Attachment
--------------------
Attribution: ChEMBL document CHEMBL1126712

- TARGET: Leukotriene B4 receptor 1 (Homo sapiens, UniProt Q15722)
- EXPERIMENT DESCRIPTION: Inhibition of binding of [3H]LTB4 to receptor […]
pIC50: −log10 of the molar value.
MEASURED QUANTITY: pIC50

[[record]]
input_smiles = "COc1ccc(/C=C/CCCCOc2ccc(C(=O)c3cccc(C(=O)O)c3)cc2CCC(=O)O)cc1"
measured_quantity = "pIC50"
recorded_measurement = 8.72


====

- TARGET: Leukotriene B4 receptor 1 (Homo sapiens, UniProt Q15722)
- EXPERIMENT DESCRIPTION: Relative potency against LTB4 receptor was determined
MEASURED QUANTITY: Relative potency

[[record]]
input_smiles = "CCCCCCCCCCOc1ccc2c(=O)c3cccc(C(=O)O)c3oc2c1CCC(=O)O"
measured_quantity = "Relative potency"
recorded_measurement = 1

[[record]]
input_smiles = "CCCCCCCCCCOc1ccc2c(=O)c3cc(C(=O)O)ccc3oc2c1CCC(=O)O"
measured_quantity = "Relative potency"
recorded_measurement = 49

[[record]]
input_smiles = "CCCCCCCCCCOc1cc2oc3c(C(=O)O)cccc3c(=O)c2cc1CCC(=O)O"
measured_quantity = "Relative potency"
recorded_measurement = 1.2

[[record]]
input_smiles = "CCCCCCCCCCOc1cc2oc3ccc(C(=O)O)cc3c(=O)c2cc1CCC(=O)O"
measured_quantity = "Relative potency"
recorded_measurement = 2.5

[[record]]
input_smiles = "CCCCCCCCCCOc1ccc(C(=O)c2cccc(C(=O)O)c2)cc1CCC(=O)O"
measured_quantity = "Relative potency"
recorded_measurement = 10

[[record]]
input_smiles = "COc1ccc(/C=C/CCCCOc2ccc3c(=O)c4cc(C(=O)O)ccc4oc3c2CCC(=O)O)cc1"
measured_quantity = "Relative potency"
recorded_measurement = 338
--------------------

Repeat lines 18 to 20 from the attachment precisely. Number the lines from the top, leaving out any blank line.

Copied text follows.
[[record]]
input_smiles = "CCCCCCCCCCOc1ccc2c(=O)c3cc(C(=O)O)ccc3oc2c1CCC(=O)O"
measured_quantity = "Relative potency"